DP

Offline Robby

  • Hero Member
  • *****
  • Posts: 2607
  • NYSSR ―
Re: .36 vs. .32
« Reply #9 on: December 30, 2009, 06:14:50 PM »
SCL, That was very interesting, Thank You!
Robby
molon labe
We the people are the rightful masters of both Congress and the courts, not to overthrow the Constitution but to overthrow the men who pervert the Constitution. A. Lincoln

Black Jaque Janaviac

  • Guest
Re: .36 vs. .32
« Reply #10 on: December 30, 2009, 06:23:11 PM »
So for those that shoot a .40, that would be a 95 grain ball right?

You don't necessarily worry about shooting squirrels up in the air?

I would imagine that a .32 or .36 ball coming down would not be any worse than a small hailstone.  But lead is more dense than ice so I don't know how big a 95 grain hailstone would be.  Marble sized maybe?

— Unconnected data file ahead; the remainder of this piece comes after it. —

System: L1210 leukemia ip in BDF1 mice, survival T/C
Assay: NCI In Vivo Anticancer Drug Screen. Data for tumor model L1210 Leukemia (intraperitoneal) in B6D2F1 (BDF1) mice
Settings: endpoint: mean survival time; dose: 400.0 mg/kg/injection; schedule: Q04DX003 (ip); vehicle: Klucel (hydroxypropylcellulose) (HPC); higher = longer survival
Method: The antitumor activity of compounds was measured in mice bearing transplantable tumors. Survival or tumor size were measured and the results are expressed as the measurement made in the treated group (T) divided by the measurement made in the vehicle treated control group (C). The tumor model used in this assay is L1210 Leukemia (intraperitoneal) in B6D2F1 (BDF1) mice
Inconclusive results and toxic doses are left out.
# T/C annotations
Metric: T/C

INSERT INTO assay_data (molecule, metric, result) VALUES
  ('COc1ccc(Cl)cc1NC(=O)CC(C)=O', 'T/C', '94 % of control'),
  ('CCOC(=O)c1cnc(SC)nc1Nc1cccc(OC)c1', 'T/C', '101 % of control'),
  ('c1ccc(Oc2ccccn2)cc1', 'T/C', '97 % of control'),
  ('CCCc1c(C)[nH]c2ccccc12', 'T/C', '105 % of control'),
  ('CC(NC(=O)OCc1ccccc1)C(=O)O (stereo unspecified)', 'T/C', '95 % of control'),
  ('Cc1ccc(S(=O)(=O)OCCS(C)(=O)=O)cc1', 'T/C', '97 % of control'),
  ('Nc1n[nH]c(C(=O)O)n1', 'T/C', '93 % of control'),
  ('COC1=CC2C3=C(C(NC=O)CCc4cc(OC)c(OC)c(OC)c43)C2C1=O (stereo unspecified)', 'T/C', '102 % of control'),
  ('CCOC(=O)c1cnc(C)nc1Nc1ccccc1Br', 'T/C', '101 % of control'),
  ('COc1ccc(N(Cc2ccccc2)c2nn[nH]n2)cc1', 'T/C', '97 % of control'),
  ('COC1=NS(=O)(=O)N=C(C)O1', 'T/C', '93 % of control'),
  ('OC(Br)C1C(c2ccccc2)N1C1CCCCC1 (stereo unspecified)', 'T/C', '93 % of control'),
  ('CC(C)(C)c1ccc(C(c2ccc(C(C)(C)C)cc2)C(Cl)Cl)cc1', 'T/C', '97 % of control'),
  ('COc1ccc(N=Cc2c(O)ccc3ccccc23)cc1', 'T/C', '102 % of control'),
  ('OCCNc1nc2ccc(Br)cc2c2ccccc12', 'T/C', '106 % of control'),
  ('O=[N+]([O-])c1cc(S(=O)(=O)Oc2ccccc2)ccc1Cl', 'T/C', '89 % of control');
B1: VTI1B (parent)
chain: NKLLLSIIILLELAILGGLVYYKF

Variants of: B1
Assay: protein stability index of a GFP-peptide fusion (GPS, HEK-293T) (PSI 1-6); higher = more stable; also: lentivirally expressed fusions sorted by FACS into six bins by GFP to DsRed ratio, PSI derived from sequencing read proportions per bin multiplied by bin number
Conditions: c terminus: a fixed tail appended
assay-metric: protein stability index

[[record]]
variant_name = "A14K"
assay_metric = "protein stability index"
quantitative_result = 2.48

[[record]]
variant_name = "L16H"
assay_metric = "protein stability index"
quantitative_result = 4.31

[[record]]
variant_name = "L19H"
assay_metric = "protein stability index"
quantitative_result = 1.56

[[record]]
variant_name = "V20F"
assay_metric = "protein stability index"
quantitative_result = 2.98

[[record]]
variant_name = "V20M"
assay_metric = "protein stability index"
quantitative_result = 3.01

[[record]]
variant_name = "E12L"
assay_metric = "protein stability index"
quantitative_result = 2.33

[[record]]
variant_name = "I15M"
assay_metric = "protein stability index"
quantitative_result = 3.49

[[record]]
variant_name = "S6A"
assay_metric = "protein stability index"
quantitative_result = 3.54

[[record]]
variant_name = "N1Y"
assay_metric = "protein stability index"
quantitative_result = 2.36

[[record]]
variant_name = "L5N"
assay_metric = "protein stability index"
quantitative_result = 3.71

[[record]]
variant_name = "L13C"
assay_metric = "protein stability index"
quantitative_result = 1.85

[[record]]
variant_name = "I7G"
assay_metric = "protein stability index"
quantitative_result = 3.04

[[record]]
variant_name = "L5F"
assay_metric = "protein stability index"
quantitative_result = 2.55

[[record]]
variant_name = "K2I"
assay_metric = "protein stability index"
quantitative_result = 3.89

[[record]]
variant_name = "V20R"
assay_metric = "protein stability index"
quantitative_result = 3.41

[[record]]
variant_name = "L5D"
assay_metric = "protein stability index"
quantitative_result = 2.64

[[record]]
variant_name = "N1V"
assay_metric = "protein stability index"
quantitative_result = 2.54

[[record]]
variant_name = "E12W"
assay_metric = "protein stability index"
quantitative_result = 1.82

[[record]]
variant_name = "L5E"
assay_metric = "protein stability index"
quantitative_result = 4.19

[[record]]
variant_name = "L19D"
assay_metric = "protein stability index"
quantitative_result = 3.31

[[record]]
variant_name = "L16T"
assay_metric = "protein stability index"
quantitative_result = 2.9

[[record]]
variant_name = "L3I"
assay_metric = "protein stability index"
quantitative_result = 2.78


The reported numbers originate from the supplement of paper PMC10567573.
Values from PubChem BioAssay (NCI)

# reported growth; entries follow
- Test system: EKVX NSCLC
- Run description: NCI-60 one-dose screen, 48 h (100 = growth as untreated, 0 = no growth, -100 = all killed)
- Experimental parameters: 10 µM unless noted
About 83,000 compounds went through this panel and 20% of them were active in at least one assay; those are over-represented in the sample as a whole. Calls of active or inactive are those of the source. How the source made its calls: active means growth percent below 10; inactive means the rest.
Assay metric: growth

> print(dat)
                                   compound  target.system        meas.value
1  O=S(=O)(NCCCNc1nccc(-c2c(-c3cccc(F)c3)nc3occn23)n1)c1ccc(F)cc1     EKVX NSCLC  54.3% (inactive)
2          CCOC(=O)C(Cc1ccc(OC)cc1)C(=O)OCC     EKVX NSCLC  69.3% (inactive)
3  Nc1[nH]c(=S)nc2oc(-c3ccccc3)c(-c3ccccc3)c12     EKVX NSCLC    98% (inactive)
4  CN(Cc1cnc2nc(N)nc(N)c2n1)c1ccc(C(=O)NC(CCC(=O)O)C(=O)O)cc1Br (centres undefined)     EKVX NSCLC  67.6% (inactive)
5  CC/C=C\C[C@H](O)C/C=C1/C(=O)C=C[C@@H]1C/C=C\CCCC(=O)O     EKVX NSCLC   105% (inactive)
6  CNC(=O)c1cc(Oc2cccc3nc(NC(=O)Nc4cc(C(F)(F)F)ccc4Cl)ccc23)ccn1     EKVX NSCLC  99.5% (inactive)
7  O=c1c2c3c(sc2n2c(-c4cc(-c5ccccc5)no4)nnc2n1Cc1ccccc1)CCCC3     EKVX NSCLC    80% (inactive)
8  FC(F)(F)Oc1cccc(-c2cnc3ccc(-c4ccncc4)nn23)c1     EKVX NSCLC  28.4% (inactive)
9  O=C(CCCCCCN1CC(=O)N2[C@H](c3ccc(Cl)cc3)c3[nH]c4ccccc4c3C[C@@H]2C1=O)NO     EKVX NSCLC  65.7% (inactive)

Offline wvmtnman

  • Hero Member
  • *****
  • Posts: 546
Re: .36 vs. .32
« Reply #11 on: December 30, 2009, 07:06:38 PM »
As long as proper shots are taken, with the the ball flying into a tree or dirt, I would not worry about the ball dropping onto someones head.  The theory is no different than hunting squirrels with a .22, you need to be very considerate to others in the woods when pulling the trigger.
  A friend of mine hunts squirrel with a .54.  He has a picture of 6 squirrels he killed one day.  Three are missing the head and the other three do not have a mark on them (he barked them).  I guess if I were looking  to only own limited rifles, I would pick a .40. The .40 is good for target shooting and small game hunting. Many deer have been taken with a .40 but I would not do it.  Here in WV the min caliber for deer is .38.  (On the other hand if I wanted four rifles I would have a percussion .36, a flint .40, a cap 50 and a flint 54)   Now, deciding which barrel to pick..............................